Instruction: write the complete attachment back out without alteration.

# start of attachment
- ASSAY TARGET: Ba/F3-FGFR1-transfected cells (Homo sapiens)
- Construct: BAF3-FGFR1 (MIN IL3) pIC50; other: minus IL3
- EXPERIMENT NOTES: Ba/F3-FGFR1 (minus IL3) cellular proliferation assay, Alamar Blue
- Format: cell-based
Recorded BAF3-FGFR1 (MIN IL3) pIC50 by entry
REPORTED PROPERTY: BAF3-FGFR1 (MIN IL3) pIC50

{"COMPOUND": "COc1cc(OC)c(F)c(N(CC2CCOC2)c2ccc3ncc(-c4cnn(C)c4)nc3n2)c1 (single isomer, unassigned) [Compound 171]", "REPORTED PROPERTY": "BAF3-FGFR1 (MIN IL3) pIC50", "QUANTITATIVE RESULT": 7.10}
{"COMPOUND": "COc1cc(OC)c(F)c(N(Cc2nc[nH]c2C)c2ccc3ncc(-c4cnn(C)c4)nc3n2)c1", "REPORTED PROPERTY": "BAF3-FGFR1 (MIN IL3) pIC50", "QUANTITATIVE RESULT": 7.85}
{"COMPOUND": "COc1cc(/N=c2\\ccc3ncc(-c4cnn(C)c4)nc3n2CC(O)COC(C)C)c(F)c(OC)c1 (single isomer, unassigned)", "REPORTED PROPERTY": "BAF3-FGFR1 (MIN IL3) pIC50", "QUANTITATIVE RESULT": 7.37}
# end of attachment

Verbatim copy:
- ASSAY TARGET: Ba/F3-FGFR1-transfected cells (Homo sapiens)
- Construct: BAF3-FGFR1 (MIN IL3) pIC50; other: minus IL3
- EXPERIMENT NOTES: Ba/F3-FGFR1 (minus IL3) cellular proliferation assay, Alamar Blue
- Format: cell-based
Recorded BAF3-FGFR1 (MIN IL3) pIC50 by entry
REPORTED PROPERTY: BAF3-FGFR1 (MIN IL3) pIC50

{"COMPOUND": "COc1cc(OC)c(F)c(N(CC2CCOC2)c2ccc3ncc(-c4cnn(C)c4)nc3n2)c1 (single isomer, unassigned) [Compound 171]", "REPORTED PROPERTY": "BAF3-FGFR1 (MIN IL3) pIC50", "QUANTITATIVE RESULT": 7.10}
{"COMPOUND": "COc1cc(OC)c(F)c(N(Cc2nc[nH]c2C)c2ccc3ncc(-c4cnn(C)c4)nc3n2)c1", "REPORTED PROPERTY": "BAF3-FGFR1 (MIN IL3) pIC50", "QUANTITATIVE RESULT": 7.85}
{"COMPOUND": "COc1cc(/N=c2\\ccc3ncc(-c4cnn(C)c4)nc3n2CC(O)COC(C)C)c(F)c(OC)c1 (single isomer, unassigned)", "REPORTED PROPERTY": "BAF3-FGFR1 (MIN IL3) pIC50", "QUANTITATIVE RESULT": 7.37}